EDSAC Programming

Posted 08 Oct 2023

Programming a dinosaur: doing real work in only 512 words of memory.

EDSAC is considered the first all-electronic computer. Previous machines (like the ENIAC and the Harvard Mark I) were electro-mechanical; they used relays and other mechanical devices to perform their functions. With EDSAC (Electronic Delay Storage Automatic Calculator), the combination of vacuum tubes for logic and mercury delay lines for storage made it much faster than any relay machine could be.

EDSAC was designed along the lines John Von Neumann had proposed in his paper (which I mentioned in the “Origins” post). So it was a “stored program” computer, which meant that both data and instructions were stored in the same place, using the same devices. In this case, mercury delay-line memories (I’ll do another blog post on those, and how we got to spinning disks from there). Due to some issues with the machine’s construction, that memory was limited to 512 “words”.

In this first era of computing, the term “word” did not mean 16 bits as it does now. Rather, a word was the size of a single memory location. In EDSAC, that word was 17 bits long. The highest bit was the sign bit, and you could combine two locations to get a 35-bit value (“long word”). Note the optimization: 17 + 17 = 34, not 35. This was a trick of how the bits were stored in the delay line. There would normally be a one-bit “gap” between words, to make things more reliable. For a long word, that gap bit was turned into another data bit. It’s referred to as a “sandwich bit” in the EDSAC programming manual1.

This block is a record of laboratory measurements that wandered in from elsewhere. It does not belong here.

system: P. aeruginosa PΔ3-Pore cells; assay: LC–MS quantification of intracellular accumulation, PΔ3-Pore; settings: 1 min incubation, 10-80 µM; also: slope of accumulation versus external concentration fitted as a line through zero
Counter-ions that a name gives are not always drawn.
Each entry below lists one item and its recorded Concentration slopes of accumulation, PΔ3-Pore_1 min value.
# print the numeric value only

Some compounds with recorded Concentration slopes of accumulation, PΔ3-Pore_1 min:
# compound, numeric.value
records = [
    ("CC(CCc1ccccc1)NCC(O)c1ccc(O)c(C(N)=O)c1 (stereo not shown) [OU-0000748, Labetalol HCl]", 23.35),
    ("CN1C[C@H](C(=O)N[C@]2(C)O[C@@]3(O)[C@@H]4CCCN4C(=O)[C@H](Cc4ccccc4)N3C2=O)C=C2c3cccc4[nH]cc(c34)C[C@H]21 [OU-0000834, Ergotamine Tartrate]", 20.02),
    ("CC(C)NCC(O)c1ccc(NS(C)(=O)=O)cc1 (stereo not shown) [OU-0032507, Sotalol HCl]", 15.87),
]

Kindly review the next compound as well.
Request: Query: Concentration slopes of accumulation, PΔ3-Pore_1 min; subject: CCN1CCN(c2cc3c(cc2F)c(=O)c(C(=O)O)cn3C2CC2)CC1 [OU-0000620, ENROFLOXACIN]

This manual, “The Preparation of Programs for an Electronic Digital Computer”, answered the then-obvious question of how an instruction like “add two numbers” could be represented in a memory location. Previous computers had hardwired logic for that function, and the operator would configure the machine so that data would flow into and out of an array of such hardwired components to produce the desired calculation. So the idea of a program, stored in memory, was new. The author of that book (Maurice Wilkes, the inventor of the machine) explained that each function was given a numerical code. This code could be stored in memory.

The book gives the list of instructions (“orders”) that the machine could obey. There were 18 of these instructions, each with a unique numerical encoding (“order code”). Compare that to the x86 base set of 81 instructions, plus about 100 extensions, each of which implements any number of additional instructions. Two parts of the EDSAC instruction set are worth looking at: conditional jumps and self-modifying code.